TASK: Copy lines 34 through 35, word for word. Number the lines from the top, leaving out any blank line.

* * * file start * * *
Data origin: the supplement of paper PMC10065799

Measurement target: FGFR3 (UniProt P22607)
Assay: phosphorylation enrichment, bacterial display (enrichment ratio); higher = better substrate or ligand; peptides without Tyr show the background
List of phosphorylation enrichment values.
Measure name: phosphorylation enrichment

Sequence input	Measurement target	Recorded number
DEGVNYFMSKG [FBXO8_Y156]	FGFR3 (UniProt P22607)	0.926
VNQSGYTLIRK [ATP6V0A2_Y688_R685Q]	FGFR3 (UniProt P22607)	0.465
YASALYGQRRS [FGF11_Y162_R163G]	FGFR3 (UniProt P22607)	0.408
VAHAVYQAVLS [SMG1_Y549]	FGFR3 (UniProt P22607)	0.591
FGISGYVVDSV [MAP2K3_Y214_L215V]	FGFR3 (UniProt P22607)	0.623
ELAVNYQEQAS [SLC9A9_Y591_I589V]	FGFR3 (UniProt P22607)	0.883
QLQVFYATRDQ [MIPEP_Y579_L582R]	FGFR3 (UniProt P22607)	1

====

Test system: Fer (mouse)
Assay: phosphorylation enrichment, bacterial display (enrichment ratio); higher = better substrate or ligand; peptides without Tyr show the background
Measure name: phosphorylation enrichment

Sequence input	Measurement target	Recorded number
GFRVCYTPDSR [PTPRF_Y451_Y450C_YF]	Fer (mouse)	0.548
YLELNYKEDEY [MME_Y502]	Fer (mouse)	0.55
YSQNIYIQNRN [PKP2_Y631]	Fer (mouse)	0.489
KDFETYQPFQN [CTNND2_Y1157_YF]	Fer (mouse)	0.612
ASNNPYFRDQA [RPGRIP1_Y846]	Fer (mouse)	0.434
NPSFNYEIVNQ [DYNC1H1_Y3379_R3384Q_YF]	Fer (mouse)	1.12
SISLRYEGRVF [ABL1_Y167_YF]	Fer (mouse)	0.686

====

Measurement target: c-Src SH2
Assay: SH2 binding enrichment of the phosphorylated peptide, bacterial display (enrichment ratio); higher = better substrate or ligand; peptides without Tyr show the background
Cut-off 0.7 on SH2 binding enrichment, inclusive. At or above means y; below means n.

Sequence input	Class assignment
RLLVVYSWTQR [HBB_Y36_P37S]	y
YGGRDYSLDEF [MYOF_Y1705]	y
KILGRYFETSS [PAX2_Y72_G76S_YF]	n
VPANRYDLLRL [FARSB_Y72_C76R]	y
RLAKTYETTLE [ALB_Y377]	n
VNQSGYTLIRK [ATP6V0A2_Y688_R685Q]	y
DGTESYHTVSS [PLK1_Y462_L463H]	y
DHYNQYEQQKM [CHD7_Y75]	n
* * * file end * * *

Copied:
VPANRYDLLRL [FARSB_Y72_C76R]	y
RLAKTYETTLE [ALB_Y377]	n